Don't forget Baa Baa Black Sheep! This is such a simple rhyme – and it has lasted the ages for good reason. Listen carefully to the patterns (or rhythms) made by the words.
In Baa Baa Black Sheep, you could replace the first words with “walk walk walk walk running running walk”.
It allows children to hear very simple rhythmic patterns that they themselves can master in their movement.
Children respond to this – it is often one of the first nursery rhymes we hear children clapping.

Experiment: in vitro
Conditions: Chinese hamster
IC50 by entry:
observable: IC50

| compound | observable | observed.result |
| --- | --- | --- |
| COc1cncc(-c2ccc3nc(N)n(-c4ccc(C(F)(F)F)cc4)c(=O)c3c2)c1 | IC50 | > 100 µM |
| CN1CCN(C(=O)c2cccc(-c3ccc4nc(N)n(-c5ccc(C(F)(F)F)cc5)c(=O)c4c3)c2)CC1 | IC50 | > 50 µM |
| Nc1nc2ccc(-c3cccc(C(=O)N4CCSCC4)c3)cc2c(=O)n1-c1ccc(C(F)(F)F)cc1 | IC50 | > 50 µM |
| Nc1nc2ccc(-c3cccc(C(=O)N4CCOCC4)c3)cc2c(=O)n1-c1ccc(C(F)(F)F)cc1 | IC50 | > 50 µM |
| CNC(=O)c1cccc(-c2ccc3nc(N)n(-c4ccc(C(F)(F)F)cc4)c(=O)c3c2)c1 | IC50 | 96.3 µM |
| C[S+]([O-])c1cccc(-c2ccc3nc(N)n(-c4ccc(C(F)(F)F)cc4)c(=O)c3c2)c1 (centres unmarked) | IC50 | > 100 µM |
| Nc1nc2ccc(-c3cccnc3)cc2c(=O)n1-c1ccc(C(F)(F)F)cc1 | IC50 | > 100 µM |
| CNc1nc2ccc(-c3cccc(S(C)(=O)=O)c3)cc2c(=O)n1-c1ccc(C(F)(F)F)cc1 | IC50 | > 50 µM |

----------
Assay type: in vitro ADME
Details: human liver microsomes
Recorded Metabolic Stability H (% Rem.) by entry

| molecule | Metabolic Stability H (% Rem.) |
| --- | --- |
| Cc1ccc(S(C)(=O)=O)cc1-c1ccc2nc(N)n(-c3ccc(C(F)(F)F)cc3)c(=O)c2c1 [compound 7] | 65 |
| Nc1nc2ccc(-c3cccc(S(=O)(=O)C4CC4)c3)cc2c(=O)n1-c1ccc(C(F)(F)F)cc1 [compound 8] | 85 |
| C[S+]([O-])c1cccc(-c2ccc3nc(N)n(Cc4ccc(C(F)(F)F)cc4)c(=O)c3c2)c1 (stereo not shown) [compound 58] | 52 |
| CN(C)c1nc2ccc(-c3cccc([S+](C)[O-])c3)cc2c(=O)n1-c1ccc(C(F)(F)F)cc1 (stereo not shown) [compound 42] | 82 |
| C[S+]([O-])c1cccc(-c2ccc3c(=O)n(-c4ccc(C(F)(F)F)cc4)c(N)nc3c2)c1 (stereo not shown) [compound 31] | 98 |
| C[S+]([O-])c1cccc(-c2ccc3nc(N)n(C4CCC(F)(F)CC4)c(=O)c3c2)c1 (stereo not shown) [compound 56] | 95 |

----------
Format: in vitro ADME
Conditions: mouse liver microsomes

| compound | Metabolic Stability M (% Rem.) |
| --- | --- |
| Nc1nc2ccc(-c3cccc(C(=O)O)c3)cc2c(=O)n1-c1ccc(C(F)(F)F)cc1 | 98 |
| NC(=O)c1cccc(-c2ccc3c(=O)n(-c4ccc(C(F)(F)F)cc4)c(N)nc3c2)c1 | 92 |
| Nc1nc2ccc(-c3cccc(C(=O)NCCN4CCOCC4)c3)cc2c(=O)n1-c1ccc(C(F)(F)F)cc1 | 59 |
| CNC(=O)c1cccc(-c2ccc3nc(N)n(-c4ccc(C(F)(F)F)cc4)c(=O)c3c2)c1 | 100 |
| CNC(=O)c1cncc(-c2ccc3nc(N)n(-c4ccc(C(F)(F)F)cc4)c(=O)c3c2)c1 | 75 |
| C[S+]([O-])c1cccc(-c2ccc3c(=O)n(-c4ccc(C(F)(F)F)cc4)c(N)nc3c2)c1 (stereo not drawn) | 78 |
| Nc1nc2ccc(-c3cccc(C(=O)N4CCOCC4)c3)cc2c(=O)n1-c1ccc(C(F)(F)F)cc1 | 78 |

As the rhyme progresses, the patterns become slightly more complex (“one for the master” becomes "Walkrunning Walk walk, walk, running, walk”), but they never deviate from these two very simple rhythms.
In music terms, these are crotchets and quavers. For children, we use walk and running and it makes perfect to sense to them as they make sense of the world through their whole bodies.
Nursery rhymes have a very important role to play in our children’s development!